How Much Is Your CEO Really Worth?
: In the New Yorker, the always entertaining Malcolm Gladwell reviews
The Wages of Wins, a book that seems to do for basketball what Michael Lewis and Moneyball did for baseball—which is to say, it measures performance using hard data rather than subjective opinion. (I’m not nearly as big a hoops fan as I am a baseball fan, but even I can appreciate the “discovery” that Allen Iverson is, by objective measures, a seriously mediocre player.)
“The problem for basketball experts is that, in a situation with many variables, it’s difficult to know how much weight to assign to each variable,” says Gladwell, before making an intriguing, and not necessarily intuitive, leap to another field of endeavor in which the contribution of an individual is not easily measured, but in which some individuals are rewarded with astronomical contracts.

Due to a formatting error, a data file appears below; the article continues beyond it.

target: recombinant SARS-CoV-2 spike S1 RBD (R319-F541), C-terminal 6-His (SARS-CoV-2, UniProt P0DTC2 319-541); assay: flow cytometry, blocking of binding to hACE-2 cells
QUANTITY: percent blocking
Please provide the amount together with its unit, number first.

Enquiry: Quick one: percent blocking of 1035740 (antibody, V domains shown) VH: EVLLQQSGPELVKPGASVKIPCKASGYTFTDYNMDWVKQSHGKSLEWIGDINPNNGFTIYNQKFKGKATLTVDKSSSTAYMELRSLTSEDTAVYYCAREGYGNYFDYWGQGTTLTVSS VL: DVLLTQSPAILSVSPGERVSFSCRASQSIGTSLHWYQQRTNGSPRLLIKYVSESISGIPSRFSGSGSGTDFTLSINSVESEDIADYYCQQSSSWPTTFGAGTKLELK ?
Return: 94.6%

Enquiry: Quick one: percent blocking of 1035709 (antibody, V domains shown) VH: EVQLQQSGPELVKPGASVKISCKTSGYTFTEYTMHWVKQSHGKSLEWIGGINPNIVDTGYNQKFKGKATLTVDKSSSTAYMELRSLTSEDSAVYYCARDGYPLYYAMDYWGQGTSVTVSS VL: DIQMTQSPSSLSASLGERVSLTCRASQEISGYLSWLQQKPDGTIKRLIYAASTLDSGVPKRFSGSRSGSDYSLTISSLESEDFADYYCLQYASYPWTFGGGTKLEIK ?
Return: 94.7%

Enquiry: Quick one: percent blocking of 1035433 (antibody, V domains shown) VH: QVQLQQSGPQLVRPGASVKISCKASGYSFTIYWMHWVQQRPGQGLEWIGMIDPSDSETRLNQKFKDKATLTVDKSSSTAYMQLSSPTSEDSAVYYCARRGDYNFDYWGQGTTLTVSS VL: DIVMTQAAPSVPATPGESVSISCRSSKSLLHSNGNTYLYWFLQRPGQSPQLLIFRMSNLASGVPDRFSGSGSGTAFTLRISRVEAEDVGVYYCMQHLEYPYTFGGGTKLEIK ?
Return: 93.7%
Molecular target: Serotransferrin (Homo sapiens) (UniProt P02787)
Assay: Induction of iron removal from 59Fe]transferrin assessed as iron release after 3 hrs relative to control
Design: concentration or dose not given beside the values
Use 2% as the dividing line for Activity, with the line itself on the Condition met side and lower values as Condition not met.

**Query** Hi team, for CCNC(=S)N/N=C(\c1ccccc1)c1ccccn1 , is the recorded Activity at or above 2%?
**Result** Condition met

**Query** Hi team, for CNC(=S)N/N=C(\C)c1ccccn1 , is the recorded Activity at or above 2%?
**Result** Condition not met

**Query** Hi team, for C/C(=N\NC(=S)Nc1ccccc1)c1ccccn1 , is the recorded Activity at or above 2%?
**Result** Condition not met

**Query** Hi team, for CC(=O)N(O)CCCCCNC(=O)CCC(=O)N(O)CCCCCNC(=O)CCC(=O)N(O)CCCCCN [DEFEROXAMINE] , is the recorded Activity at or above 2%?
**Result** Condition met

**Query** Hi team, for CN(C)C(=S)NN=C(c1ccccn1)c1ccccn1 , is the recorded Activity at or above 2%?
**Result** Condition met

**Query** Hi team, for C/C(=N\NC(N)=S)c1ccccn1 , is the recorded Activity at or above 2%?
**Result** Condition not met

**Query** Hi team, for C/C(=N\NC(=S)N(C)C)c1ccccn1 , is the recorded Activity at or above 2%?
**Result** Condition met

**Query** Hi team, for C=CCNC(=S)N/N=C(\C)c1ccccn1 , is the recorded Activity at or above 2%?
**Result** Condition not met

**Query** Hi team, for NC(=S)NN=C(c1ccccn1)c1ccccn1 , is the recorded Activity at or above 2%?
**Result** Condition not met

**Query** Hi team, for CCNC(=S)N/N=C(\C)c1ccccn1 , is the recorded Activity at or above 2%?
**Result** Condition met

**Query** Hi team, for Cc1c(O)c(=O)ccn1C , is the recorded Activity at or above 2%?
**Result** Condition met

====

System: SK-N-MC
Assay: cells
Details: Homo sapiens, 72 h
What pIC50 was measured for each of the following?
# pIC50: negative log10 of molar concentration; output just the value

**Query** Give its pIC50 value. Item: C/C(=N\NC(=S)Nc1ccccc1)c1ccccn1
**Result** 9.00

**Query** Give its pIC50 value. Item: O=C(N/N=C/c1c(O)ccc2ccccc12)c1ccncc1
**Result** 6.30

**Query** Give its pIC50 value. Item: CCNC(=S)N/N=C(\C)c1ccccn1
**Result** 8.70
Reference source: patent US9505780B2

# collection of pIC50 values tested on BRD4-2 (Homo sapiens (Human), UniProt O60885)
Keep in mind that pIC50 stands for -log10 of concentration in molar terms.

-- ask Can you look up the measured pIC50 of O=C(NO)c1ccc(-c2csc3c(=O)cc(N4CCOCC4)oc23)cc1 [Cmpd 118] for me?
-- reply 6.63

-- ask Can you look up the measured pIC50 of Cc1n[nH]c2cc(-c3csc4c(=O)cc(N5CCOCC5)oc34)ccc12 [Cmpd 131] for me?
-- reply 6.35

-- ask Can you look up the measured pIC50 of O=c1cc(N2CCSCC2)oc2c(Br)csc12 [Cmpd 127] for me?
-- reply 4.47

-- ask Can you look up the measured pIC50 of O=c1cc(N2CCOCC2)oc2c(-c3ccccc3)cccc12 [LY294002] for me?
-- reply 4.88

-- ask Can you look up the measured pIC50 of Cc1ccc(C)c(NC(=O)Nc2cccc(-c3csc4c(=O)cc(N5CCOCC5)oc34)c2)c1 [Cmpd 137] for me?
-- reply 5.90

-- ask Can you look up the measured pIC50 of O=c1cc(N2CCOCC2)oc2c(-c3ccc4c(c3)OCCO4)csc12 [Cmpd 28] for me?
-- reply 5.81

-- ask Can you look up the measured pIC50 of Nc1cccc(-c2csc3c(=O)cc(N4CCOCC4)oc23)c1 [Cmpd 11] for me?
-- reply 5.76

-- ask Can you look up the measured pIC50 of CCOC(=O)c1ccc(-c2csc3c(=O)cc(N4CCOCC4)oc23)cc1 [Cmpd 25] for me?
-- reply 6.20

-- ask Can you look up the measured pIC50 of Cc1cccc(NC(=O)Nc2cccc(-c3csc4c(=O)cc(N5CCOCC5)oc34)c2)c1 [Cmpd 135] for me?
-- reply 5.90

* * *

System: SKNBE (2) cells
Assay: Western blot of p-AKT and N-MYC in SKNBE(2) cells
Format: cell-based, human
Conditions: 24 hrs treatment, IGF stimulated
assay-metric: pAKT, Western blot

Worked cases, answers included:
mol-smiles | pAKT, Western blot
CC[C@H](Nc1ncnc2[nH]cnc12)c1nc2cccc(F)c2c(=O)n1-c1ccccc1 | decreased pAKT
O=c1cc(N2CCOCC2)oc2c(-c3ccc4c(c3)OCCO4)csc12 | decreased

“It’s hard not to wonder, after reading The Wages of Wins, about the other instances in which we defer to the evaluations of experts. Boards of directors vote to pay CEOs tens of millions of dollars, ostensibly because they believe—on the basis of what they have learned over the years by watching other CEOs—that they are worth it.”
Given the amounts involved, you would think someone might have come up with a viable objective measure of CEO performance.